PRODUCTION
Todd Silver
COORDINATORS
CUP Cynthia Lee WEB Ronald Nun/visah
VOLUNTEERS  vacant
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BUSINESS MANAGER
Fernie Pereira
AD SALES
Stephanie Keane
AD DESIGN
Shalene Takara
The Ubyssey staff celebrated the night with a wonderful feast
Nicholas Bradley and Chris Jackstein cooked up a storm while
Nyranne Martin and Peter Kao offered hor d'oeuvres. The
gourmet dinner continued with Linette DeGraafs homestyle
soup. Daliah Merzaban and John Alexander tossed up fresh
greens. Meanwhile. Federico Barahona. Dale Lum and Meegan
Quek marinated steaks. In an attempt to slice the meat
Douglas Quan severed his baby finger. But even through all the
commotion caused by the incident Sarah Galashan and Bruce
Arthur kept everyone calm with Todd Silver's delicious lasagna.
Nick Istavanffy and Chris Jackstein brought the wine, a fine,
crisp red brewed at Peter Kao's vineyard. Then Graeme Williams
"actidemjy" threw a piece of broccoli at Kristoff steinruck, who
retaliated with a piece of chocolate cake made by John
Zaozirny. And that was the beginning of the food fight involving Julian Downling, Jaki Eisman and Krista Sigurdson. While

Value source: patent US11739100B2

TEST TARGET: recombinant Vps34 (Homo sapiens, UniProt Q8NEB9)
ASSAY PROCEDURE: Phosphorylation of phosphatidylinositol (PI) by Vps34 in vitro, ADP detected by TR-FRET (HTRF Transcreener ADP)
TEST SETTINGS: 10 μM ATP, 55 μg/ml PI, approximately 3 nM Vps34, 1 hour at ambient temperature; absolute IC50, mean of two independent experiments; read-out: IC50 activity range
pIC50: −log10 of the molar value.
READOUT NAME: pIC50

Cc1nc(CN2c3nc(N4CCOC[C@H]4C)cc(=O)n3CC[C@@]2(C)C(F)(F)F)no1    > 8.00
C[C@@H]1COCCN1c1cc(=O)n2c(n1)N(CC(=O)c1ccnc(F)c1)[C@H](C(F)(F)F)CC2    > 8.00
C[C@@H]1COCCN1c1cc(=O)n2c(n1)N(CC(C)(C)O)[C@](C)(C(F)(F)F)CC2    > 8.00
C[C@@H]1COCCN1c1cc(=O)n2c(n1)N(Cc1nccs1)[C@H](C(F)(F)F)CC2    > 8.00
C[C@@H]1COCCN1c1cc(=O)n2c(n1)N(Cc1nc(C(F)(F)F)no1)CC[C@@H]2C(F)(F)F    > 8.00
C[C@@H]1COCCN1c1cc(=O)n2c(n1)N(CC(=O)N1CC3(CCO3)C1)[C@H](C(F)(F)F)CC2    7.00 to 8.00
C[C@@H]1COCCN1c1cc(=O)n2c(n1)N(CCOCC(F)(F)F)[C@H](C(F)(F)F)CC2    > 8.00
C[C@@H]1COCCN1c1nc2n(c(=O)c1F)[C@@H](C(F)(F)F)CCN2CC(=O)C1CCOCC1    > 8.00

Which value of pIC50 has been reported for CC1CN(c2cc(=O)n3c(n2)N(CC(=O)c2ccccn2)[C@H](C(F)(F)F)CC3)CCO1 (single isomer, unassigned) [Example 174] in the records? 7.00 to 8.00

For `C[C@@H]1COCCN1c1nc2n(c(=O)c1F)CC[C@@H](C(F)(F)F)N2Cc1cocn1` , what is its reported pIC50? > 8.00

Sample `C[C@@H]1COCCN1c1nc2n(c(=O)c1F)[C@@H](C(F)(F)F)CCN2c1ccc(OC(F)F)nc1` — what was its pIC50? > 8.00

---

Tara Westover, Cynthia Lee and Ali Thon sought refuge behind
master chef Richard Lam's kitchen door, Matt Gunn exposed
Enza Uda for the ruckus she had caused at lunch time. John
Demeulemeester, Tom Peacock and Amy kept the fight going
with chicken balls. So, in the end, Jaime Tong could only watch
and shake liei head sadly.
Ganadian
University
Press
ackout
free press
P
A black day for the media
David Black must feel pretty powerful right
about now.
Last week, he sent down a decree from his
seat on high that the editorial pages in the 60
community newspapers of which he is the
publisher will not contain any pro-Nisga'a
treaty viewpoints from his editorial staff.
The fury came in from all sides—outraged
editors, Native leaders and government hacks,
including the premier, attacked the decision
as racially motivated, high-handed, and an
attack on the freedom of the press.
They're right.
Black's decision to limit any content in sup
port of the treaty to advertising and letters to
the editor smacks of abuse of power, of censorship of editorial freedom, and of arrogance
beyond our wildest dreams.
Not only does this further the concerns
about media domination, but it exemplifies
our worst nightmares. What if newspaper
magnate Conrad Black (who isn't related to
David Black) were to issue a similar decree to
his Southam newspaper chain? No pro-NDP
content during a federal election or no pro-
Parti Quebecois editorials during a referendum. It's dangerous stuff.
Consolidated corporate control of the
media isn't new. David Black pays the bills,
and he's in charge. But does that override the
idea of the "free" press? Does that allow him a
veto?
No. These papers are the main source of